XIX International AIDS Conference

MOBS01 Prevention Today: What's the Right Mix?
  Bridging Session
Venue: Session Room 1
Time: 23.07.2012, 14:30 - 16:00
Chair: Chris Collins, United States
This session will explore how policy makers and programme managers can work with the current state of knowledge and unanswered questions about what works in HIV prevention to develop strategic, combination prevention responses. The session will address how to allocate resources most effectively given imperfect knowledge about intervention effectiveness and local and national epidemiology. It will begin with a scientific overview of what we know and do not know followed by a moderated discussion in which three programme planners who have grappled with the challenge of prevention planning will provide concrete examples from a variety of settings. A community based-advocate will provide community perspectives on these choices and the importance of involving community stakeholders in strategic decision-making.
Webcast provided by The Kaiser Family Foundation


Scientific overview

C. Hankins, Netherlands

Moderated discussion

P. Cherutich, Kenya
M. Das, United States
C. Hankins, Netherlands
C. Nawina Nyirenda, Zambia
Z. Wu, China

Questions and answers


Powerpoints presentations
Scientific overview - Catherine Hankins

Moderated discussion -

Rapporteur report

Track E report by Joanna Orne-Gliemann

The aim of this bridging session on “Prevention Today: What is the right mix?” was 1) to provide an update on the scientific evidence available to date in the field of HIV prevention, 2) to learn from the experience of programme implementers and community representatives across the world about the challenges in putting prevention into practice.
  • The first panellist presented an overview of what we know and don’t know in HIV prevention science. She described how combination prevention is now the new paradigm: prevention tailored to local needs, combining synergistically biomedical, behavioural and structural tools, engaging affected communities, investing in decentralised and community responses and ensuring flexibility. She reviewed the published results of the most recent trials on prevention technologies, namely on microbicides, male circumcision, pre/post-exposure prophylaxis and treatment as prevention. And highlighted their massive potential for preventing sexual transmission of HIV if widely scaled-up. She mentioned several trials that were currently testing combination prevention in the field. She highlighted the importance for countries to adopt the “know your epidemic, know your response” approach, i.e. tailoring programmes and funds to national needs and privileging prevention tools that work in their country and drop those that don’t.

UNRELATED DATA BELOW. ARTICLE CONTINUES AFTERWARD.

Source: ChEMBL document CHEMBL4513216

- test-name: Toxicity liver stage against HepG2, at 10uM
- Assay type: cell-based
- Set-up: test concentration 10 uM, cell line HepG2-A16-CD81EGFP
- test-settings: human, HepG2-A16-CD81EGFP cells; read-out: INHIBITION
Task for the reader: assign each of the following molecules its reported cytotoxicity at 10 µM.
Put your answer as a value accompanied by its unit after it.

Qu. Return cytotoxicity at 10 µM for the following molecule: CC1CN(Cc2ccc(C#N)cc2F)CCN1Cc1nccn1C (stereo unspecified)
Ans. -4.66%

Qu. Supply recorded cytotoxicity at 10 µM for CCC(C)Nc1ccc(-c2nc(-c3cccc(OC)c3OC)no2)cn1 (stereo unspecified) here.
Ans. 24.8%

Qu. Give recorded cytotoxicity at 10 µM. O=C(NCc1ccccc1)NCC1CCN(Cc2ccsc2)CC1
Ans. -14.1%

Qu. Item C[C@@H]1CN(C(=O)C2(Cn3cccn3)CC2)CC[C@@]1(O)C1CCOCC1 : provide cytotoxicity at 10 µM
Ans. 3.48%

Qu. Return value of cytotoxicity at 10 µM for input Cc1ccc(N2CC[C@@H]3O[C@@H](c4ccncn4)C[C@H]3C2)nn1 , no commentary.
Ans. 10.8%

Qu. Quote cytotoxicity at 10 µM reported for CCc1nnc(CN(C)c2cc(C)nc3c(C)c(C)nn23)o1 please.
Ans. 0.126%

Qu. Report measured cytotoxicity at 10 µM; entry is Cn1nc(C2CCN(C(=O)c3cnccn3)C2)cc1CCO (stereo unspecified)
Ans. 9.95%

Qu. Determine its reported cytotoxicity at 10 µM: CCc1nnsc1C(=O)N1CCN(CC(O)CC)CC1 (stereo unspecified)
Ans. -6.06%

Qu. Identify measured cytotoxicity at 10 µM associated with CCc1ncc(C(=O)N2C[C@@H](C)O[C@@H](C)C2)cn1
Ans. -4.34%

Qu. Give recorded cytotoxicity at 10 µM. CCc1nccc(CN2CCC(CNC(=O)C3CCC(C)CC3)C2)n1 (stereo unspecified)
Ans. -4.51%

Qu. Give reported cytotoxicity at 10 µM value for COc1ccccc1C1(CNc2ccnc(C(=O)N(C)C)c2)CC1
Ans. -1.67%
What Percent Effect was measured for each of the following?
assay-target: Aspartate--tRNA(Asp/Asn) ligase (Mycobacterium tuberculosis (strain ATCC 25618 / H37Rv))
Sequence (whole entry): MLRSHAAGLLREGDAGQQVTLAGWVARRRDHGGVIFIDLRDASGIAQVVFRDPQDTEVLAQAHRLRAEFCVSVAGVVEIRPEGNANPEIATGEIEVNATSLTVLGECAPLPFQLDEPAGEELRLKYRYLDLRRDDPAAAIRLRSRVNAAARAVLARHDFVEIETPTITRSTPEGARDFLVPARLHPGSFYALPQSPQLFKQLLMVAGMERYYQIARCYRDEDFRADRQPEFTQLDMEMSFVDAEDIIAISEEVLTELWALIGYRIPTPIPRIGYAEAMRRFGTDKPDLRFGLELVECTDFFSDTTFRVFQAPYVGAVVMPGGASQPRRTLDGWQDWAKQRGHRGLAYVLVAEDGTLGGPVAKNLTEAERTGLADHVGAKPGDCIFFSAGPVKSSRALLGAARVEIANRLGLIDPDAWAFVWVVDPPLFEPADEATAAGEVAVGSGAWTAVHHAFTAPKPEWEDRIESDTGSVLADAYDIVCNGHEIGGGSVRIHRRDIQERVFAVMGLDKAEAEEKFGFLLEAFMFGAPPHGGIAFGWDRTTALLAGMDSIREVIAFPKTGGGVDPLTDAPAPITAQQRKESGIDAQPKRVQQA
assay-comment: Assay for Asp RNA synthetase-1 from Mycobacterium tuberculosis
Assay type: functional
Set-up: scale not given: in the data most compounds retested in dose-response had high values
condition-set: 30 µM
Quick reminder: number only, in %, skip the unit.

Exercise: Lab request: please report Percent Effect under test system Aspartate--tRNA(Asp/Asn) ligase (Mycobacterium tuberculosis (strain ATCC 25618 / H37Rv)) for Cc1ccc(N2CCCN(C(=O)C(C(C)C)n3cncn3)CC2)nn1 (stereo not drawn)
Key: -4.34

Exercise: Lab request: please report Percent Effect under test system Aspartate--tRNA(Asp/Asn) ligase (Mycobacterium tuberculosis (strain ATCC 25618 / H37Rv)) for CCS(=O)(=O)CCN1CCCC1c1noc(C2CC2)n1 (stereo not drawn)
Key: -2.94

• The panellist from Kenya mentioned how challenging it was to introduce new interventions into existing prevention programmes, additional funding needing to be sourced and the overall programme planning rethought. He insisted that current platforms needed to be used to integrate new prevention technologies to avoid creating parallel systems.
  • The San Francisco approach to maximise the continuum of HIV prevention, care and treatment was presented. The panellist described how since 2007 investments in the implementation of effective and efficient HIV interventions were data driven. The efficacy of the approach is being measured based on two indicators: time from HIV diagnosis to virologic suppression and community viral load, both having been dramatically reduced between 2004 and 2009.
  • China’s perspective on HIV prevention was presented as articulated around five major expansions: education, HIV testing, PMTCT, interventions and ART. The panellist emphasised the importance of balance and efficiency when prioritising prevention approaches.
  • The community representative underlined the importance of translating technical language around prevention strategies into simple words for people to understand, adhere and embrace more easily and more sustainably prevention.
During the discussion session, panellists reported on what had been their main challenges and lessons learned when implementing prevention. It was said that the results of the HPTN052 trial were complex to apply at national level: treatment, as efficient as it is, is a very expensive intervention, and convincing decision-makers about the cost-effectiveness in the long term of expanding coverage of ART to reach healthier populations is not easy. It was also acknowledged that implementing the combined HIV prevention paradigm shift takes a long time, mainly because it requires bringing different organisational cultures together with different perspectives of how to implement prevention programmes.
In the audience, a concern was raised about the fact that, with the current emphasis on new prevention technologies, people might become careless and discard condom use. The need to invest in interventions that empower people and raise their self-esteem was mentioned.
Finally, the discussions ended on the issue of funding HIV prevention. In spite of the worldwide economic crises, international AIDS funding has not decreased over the past year and that country funding has increased. Yet the combination HIV prevention revolution does involve high cost interventions and difficult choices will need to be made.



    The organizers reserve the right to amend the programme.

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